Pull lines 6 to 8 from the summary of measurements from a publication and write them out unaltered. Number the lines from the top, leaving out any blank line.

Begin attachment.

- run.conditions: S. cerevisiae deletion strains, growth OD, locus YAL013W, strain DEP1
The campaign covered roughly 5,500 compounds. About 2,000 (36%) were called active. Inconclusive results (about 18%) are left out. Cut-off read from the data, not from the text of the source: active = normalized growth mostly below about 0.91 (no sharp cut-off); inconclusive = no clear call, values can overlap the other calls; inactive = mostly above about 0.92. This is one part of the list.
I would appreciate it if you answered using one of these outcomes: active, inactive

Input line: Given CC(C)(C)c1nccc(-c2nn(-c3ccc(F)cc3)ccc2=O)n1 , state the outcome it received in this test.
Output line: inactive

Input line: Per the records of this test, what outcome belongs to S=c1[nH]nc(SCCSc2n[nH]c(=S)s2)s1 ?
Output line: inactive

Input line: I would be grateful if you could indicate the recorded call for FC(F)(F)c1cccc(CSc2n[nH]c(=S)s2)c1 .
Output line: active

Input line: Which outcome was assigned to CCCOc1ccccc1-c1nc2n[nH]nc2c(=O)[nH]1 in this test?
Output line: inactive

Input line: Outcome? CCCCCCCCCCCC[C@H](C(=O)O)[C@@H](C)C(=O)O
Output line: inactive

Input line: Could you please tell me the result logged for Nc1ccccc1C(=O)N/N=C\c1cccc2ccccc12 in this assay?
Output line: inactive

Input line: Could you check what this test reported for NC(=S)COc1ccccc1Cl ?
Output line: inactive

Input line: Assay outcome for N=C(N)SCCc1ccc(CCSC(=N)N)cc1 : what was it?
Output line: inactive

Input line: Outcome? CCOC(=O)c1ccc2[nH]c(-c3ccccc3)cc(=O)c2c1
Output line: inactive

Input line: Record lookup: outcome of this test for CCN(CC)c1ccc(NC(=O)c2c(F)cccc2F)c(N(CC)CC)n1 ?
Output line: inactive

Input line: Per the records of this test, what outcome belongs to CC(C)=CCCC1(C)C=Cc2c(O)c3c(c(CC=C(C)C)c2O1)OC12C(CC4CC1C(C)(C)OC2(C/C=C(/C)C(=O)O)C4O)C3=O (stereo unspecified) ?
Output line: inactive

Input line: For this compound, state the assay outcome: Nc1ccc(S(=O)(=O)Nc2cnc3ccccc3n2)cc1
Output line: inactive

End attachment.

Input line: Per the records of this test, what outcome belongs to S=c1[nH]nc(SCCSc2n[nH]c(=S)s2)s1 ?
Output line: inactive

Input line: I would be grateful if you could indicate the recorded call for FC(F)(F)c1cccc(CSc2n[nH]c(=S)s2)c1 .